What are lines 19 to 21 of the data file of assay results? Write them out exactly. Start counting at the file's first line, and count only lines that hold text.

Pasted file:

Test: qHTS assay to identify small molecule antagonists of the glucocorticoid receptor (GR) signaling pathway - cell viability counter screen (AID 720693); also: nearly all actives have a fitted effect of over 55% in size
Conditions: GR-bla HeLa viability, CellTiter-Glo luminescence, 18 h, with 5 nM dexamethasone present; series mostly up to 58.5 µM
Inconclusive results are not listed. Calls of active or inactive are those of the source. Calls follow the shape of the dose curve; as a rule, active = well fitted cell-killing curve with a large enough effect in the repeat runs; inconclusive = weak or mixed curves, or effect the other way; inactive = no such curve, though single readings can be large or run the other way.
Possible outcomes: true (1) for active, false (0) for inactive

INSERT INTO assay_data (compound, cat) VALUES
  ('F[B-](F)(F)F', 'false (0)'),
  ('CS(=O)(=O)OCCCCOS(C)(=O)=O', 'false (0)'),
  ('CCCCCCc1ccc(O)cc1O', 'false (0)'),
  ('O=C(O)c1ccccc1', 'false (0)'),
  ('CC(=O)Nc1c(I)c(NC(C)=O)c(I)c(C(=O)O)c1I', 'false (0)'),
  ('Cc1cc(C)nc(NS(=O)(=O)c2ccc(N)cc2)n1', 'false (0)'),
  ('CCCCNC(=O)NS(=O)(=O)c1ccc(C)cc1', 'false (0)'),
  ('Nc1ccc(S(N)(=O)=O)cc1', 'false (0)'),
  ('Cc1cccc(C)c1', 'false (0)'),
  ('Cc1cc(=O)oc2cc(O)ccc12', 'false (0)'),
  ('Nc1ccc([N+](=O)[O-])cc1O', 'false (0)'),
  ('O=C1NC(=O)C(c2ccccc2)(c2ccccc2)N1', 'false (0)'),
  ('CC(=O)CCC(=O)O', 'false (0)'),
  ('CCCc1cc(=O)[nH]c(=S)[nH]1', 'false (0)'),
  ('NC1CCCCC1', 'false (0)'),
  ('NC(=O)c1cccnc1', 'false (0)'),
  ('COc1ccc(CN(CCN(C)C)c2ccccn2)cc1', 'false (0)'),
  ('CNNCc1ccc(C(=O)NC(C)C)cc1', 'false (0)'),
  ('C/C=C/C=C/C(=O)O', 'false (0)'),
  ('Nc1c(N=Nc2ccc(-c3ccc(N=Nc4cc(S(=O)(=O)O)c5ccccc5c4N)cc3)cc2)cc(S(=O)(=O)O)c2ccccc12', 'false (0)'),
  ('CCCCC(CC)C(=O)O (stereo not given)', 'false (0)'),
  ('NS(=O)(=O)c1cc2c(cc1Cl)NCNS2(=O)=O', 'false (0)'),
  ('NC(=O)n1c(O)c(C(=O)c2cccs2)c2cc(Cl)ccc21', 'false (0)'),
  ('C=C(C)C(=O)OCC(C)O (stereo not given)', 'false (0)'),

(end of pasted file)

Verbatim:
  ('CCCc1cc(=O)[nH]c(=S)[nH]1', 'false (0)'),
  ('NC1CCCCC1', 'false (0)'),
  ('NC(=O)c1cccnc1', 'false (0)'),